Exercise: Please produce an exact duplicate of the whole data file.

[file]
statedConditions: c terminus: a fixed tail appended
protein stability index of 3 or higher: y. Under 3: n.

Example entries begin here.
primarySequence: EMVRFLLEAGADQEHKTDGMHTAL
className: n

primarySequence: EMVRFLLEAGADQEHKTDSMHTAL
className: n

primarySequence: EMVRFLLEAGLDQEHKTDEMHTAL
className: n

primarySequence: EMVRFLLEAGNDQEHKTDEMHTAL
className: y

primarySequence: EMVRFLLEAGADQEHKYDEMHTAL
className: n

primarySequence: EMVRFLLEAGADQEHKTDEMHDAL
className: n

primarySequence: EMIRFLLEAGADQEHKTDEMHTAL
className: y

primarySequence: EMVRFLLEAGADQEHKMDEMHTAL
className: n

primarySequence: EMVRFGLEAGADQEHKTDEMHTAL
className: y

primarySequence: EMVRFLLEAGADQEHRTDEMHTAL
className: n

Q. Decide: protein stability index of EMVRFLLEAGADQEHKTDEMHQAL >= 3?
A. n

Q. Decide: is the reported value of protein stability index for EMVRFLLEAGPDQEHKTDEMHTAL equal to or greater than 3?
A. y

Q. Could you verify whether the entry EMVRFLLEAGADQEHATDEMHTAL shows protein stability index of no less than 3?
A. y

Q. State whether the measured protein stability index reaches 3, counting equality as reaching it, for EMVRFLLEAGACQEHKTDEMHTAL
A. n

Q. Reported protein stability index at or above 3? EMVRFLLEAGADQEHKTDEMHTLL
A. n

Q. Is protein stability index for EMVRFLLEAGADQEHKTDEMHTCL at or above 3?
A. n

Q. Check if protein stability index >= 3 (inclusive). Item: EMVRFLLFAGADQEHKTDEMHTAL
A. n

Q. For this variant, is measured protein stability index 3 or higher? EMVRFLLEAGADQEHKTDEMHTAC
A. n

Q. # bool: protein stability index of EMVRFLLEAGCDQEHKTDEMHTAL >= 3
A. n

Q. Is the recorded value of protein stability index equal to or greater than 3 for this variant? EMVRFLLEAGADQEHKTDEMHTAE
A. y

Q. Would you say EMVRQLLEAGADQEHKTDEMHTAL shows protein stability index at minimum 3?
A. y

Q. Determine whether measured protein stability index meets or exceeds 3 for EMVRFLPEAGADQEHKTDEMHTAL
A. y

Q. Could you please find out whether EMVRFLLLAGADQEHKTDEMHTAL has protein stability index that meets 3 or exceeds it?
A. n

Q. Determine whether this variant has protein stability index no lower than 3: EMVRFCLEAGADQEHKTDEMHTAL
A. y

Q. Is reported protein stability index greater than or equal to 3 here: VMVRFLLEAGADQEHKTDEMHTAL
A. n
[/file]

statedConditions: c terminus: a fixed tail appended
protein stability index of 3 or higher: y. Under 3: n.

Example entries begin here.
primarySequence: EMVRFLLEAGADQEHKTDGMHTAL
className: n

primarySequence: EMVRFLLEAGADQEHKTDSMHTAL
className: n

primarySequence: EMVRFLLEAGLDQEHKTDEMHTAL
className: n

primarySequence: EMVRFLLEAGNDQEHKTDEMHTAL
className: y

primarySequence: EMVRFLLEAGADQEHKYDEMHTAL
className: n

primarySequence: EMVRFLLEAGADQEHKTDEMHDAL
className: n

primarySequence: EMIRFLLEAGADQEHKTDEMHTAL
className: y

primarySequence: EMVRFLLEAGADQEHKMDEMHTAL
className: n

primarySequence: EMVRFGLEAGADQEHKTDEMHTAL
className: y

primarySequence: EMVRFLLEAGADQEHRTDEMHTAL
className: n

Q. Decide: protein stability index of EMVRFLLEAGADQEHKTDEMHQAL >= 3?
A. n

Q. Decide: is the reported value of protein stability index for EMVRFLLEAGPDQEHKTDEMHTAL equal to or greater than 3?
A. y

Q. Could you verify whether the entry EMVRFLLEAGADQEHATDEMHTAL shows protein stability index of no less than 3?
A. y

Q. State whether the measured protein stability index reaches 3, counting equality as reaching it, for EMVRFLLEAGACQEHKTDEMHTAL
A. n

Q. Reported protein stability index at or above 3? EMVRFLLEAGADQEHKTDEMHTLL
A. n

Q. Is protein stability index for EMVRFLLEAGADQEHKTDEMHTCL at or above 3?
A. n

Q. Check if protein stability index >= 3 (inclusive). Item: EMVRFLLFAGADQEHKTDEMHTAL
A. n

Q. For this variant, is measured protein stability index 3 or higher? EMVRFLLEAGADQEHKTDEMHTAC
A. n

Q. # bool: protein stability index of EMVRFLLEAGCDQEHKTDEMHTAL >= 3
A. n

Q. Is the recorded value of protein stability index equal to or greater than 3 for this variant? EMVRFLLEAGADQEHKTDEMHTAE
A. y

Q. Would you say EMVRQLLEAGADQEHKTDEMHTAL shows protein stability index at minimum 3?
A. y

Q. Determine whether measured protein stability index meets or exceeds 3 for EMVRFLPEAGADQEHKTDEMHTAL
A. y

Q. Could you please find out whether EMVRFLLLAGADQEHKTDEMHTAL has protein stability index that meets 3 or exceeds it?
A. n

Q. Determine whether this variant has protein stability index no lower than 3: EMVRFCLEAGADQEHKTDEMHTAL
A. y

Q. Is reported protein stability index greater than or equal to 3 here: VMVRFLLEAGADQEHKTDEMHTAL
A. n